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Wednesday, Oct 16, 2019

Lok Sabha elections 2019: Better jobs, facilities on wish list of Nathupur residents

Nathupur is home to thousands of migrants from Uttar Pradesh, Bihar, West Bengal, Rajasthan and other states, who have been living in the 2,500-odd slums for more than 10 years.

lok-sabha-elections Updated: Apr 28, 2019 00:57 IST
Sonali Verma
Sonali Verma
Gurugram
On a typical day in the slums of Nathupur, a village that borders Cyber City and DLF Phase 3, men can be seen sifting through the garbage that arrives in trucks.
On a typical day in the slums of Nathupur, a village that borders Cyber City and DLF Phase 3, men can be seen sifting through the garbage that arrives in trucks.(Yogendra Kumar/HT PHOTO)
         

On a typical day in the slums of Nathupur, a village that borders Cyber City and DLF Phase 3, men can be seen sifting through the garbage that arrives in trucks. They segregate pieces of scrap to sell in the market. Most women work as domestic workers in nearby localities, while few others have makeshift paan stalls or work as construction workers.

Nathupur is home to thousands of migrants from Uttar Pradesh, Bihar, West Bengal, Rajasthan and other states, who have been living in the 2,500-odd slums for more than 10 years. However, most of them said they don’t have voter IDs, and haven’t voted before.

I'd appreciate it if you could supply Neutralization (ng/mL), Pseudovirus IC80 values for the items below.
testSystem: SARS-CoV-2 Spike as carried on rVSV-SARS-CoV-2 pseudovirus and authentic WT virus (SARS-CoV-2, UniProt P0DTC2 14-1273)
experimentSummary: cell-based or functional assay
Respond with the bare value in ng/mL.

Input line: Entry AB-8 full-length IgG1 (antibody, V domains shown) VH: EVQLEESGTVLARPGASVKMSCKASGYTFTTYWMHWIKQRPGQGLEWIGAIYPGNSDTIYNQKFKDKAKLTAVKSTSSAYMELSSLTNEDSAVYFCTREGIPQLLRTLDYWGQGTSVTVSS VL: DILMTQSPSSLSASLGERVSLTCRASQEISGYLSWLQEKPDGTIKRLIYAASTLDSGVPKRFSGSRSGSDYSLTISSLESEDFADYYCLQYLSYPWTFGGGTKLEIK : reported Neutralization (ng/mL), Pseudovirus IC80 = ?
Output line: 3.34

“No politician has ever entered the slums of Nathupur,” said Sarafat, who moved from Uttar Pradesh to Gurugram 14 years ago. He said that no voter registration camp has been conducted either. “We don’t have any address proof, as we are living in makeshift slums,” Sarafat added.

According to Leelu Ram, sarpanch of Nathupur, the village has about 15,000 registered voters and a population of around 1.5 lakh. “The registered voters are mostly landowners, who have let out their lands to migrant workers,” he said, adding he isn’t aware how many migrant workers are registered to vote here.

“These slums are owned by landowners of Nathupur and the rent is getting higher every year. A decent job could help us,” said Ganesh who works as a scrap seller and had moved to the city from West Bengal 10 years ago. Residents said they earn about ₹200 a day by dealing in scrap and want permanent jobs.

A few of the resident, who moved to the city recently, are registered as electors at their native places. However, they said they can’t afford the journey back home to vote. “I visit my village in West Bengal once a year, when I have saved up enough. How can I afford the travel back home just to vote?” said Ram Vilas, 52, who moved to Nathupur two years ago.

Sant Lal, district election tehsilar, said voter registration camps have been held in the past in Nathupur. “However, I can’t confirm if they have been held in the slums. Valid address proof is necessary to get registered,” he said.

Locals said the area is also a hotbed for diseases due to the garbage dumped here. “People fall sick during monsoon every year. It becomes a ground for dengue and malaria,” said Ganesh.

Locals said their children have to cross the dump every day to go to school, which is a health concern.

First Published: Apr 28, 2019 00:57 IST

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